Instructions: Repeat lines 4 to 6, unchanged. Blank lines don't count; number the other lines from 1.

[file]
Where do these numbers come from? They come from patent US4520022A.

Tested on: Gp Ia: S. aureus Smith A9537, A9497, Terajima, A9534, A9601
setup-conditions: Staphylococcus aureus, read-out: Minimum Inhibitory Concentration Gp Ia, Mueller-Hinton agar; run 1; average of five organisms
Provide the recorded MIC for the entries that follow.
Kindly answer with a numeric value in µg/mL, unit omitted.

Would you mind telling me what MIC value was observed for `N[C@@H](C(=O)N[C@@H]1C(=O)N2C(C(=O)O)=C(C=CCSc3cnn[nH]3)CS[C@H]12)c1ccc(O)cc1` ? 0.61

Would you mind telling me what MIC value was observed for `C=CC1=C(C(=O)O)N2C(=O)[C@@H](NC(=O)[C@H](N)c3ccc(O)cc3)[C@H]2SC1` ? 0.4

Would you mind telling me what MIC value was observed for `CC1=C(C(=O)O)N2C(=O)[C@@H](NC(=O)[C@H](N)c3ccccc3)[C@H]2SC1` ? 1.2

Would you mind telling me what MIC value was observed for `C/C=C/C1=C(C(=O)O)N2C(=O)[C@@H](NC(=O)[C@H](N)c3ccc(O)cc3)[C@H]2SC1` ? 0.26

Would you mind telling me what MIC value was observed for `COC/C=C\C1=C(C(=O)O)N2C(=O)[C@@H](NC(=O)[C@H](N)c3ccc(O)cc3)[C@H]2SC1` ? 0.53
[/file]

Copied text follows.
Provide the recorded MIC for the entries that follow.
Kindly answer with a numeric value in µg/mL, unit omitted.

Would you mind telling me what MIC value was observed for `N[C@@H](C(=O)N[C@@H]1C(=O)N2C(C(=O)O)=C(C=CCSc3cnn[nH]3)CS[C@H]12)c1ccc(O)cc1` ? 0.61